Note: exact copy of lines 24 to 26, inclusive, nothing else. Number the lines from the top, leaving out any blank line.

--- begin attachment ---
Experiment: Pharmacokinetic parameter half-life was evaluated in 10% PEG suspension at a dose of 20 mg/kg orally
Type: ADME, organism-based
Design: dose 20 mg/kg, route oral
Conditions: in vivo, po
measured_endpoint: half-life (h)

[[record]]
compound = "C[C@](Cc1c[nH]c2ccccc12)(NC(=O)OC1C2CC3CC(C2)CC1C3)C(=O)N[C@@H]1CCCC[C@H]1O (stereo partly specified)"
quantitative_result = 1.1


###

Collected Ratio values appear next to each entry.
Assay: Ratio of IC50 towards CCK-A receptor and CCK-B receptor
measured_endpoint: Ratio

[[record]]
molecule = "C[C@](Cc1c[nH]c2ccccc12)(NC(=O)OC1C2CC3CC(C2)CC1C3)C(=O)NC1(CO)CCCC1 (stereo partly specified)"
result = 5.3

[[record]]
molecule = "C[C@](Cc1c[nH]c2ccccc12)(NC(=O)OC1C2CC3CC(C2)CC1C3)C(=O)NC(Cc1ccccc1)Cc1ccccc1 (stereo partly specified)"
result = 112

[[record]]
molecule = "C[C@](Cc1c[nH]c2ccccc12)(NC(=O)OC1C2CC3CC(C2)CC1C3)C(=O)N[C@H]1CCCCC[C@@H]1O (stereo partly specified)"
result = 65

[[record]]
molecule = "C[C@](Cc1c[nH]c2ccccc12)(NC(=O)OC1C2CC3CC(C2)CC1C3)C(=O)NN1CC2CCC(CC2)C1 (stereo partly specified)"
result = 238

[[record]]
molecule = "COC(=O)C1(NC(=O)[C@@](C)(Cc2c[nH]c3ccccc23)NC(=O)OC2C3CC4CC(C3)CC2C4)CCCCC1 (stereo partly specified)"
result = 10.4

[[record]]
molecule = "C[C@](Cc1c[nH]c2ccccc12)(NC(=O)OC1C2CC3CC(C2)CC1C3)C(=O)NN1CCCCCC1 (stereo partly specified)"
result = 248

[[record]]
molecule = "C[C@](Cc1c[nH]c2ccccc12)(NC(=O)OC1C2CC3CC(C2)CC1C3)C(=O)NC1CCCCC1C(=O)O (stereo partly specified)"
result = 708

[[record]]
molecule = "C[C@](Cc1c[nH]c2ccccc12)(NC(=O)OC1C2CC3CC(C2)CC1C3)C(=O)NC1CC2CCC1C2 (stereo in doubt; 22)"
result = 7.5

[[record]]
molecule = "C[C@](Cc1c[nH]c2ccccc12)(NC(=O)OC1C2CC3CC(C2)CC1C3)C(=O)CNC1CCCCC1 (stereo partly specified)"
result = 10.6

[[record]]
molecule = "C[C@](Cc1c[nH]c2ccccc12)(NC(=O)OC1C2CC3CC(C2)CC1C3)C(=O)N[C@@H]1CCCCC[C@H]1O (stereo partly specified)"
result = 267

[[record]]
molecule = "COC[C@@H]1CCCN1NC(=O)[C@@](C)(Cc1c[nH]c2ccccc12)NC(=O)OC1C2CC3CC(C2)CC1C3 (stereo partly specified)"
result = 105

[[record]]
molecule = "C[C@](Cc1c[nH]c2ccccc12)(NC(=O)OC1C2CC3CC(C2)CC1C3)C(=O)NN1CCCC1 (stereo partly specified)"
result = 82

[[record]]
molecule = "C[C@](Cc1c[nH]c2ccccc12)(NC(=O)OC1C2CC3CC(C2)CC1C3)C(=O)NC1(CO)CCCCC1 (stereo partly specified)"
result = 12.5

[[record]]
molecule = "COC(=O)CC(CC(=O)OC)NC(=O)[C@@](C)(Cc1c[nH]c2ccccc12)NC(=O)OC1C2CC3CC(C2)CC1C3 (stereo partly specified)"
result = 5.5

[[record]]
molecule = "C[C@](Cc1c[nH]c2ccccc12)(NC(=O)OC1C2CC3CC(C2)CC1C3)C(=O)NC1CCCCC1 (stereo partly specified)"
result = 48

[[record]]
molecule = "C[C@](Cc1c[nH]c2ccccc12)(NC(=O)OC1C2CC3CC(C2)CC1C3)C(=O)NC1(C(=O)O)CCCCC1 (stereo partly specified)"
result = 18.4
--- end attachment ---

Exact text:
result = 238

[[record]]
molecule = "COC(=O)C1(NC(=O)[C@@](C)(Cc2c[nH]c3ccccc23)NC(=O)OC2C3CC4CC(C3)CC2C4)CCCCC1 (stereo partly specified)"